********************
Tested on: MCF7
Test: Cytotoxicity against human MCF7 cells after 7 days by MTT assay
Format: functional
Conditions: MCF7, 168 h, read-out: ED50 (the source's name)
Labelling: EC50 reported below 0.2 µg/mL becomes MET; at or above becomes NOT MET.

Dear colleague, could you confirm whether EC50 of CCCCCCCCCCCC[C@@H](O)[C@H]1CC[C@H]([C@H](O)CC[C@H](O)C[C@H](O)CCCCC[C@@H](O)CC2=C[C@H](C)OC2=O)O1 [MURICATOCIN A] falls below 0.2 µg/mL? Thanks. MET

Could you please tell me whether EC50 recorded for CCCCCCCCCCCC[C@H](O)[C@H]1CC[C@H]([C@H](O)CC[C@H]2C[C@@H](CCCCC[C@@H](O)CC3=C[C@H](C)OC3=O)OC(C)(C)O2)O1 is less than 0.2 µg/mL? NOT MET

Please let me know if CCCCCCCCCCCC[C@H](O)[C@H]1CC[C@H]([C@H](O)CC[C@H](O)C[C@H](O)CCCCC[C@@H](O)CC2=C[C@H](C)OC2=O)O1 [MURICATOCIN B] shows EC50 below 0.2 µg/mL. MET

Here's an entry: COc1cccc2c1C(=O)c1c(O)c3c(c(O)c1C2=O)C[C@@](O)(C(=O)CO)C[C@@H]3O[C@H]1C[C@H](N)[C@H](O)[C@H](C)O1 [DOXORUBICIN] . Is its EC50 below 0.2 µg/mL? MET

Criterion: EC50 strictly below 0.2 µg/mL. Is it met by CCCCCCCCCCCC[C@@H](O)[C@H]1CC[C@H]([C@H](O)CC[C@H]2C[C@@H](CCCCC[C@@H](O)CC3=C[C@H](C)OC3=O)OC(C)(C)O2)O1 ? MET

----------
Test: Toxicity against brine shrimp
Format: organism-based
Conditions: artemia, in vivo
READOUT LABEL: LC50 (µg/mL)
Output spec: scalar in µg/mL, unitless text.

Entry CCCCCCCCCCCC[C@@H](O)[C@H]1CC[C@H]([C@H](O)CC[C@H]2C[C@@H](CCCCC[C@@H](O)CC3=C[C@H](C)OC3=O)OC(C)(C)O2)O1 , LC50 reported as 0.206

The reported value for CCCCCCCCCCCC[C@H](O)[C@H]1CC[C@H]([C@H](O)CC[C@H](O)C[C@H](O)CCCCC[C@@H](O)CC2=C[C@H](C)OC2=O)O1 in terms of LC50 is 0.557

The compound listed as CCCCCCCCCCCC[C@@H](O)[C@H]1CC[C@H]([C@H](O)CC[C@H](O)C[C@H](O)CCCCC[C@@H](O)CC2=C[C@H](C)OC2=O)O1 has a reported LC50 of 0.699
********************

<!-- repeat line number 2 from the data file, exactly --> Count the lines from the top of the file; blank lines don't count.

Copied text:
Test: Cytotoxicity against human MCF7 cells after 7 days by MTT assay